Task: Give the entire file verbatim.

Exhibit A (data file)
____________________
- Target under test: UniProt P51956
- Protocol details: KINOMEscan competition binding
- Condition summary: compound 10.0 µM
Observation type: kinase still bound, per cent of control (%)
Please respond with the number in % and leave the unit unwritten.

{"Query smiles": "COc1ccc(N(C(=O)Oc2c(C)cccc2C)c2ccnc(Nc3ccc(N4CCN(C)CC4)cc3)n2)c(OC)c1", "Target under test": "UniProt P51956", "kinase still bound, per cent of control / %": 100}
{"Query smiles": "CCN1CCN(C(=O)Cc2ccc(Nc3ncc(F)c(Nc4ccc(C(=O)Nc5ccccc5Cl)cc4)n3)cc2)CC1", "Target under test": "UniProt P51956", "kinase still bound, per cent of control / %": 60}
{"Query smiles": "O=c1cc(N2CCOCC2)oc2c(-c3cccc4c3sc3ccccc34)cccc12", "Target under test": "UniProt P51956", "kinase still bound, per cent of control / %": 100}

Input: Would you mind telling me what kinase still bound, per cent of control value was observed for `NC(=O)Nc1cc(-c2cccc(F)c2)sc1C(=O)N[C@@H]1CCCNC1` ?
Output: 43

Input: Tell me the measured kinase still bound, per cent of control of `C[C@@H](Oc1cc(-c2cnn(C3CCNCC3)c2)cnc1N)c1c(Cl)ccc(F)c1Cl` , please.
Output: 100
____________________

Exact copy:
- Target under test: UniProt P51956
- Protocol details: KINOMEscan competition binding
- Condition summary: compound 10.0 µM
Observation type: kinase still bound, per cent of control (%)
Please respond with the number in % and leave the unit unwritten.

{"Query smiles": "COc1ccc(N(C(=O)Oc2c(C)cccc2C)c2ccnc(Nc3ccc(N4CCN(C)CC4)cc3)n2)c(OC)c1", "Target under test": "UniProt P51956", "kinase still bound, per cent of control / %": 100}
{"Query smiles": "CCN1CCN(C(=O)Cc2ccc(Nc3ncc(F)c(Nc4ccc(C(=O)Nc5ccccc5Cl)cc4)n3)cc2)CC1", "Target under test": "UniProt P51956", "kinase still bound, per cent of control / %": 60}
{"Query smiles": "O=c1cc(N2CCOCC2)oc2c(-c3cccc4c3sc3ccccc34)cccc12", "Target under test": "UniProt P51956", "kinase still bound, per cent of control / %": 100}

Input: Would you mind telling me what kinase still bound, per cent of control value was observed for `NC(=O)Nc1cc(-c2cccc(F)c2)sc1C(=O)N[C@@H]1CCCNC1` ?
Output: 43

Input: Tell me the measured kinase still bound, per cent of control of `C[C@@H](Oc1cc(-c2cnn(C3CCNCC3)c2)cnc1N)c1c(Cl)ccc(F)c1Cl` , please.
Output: 100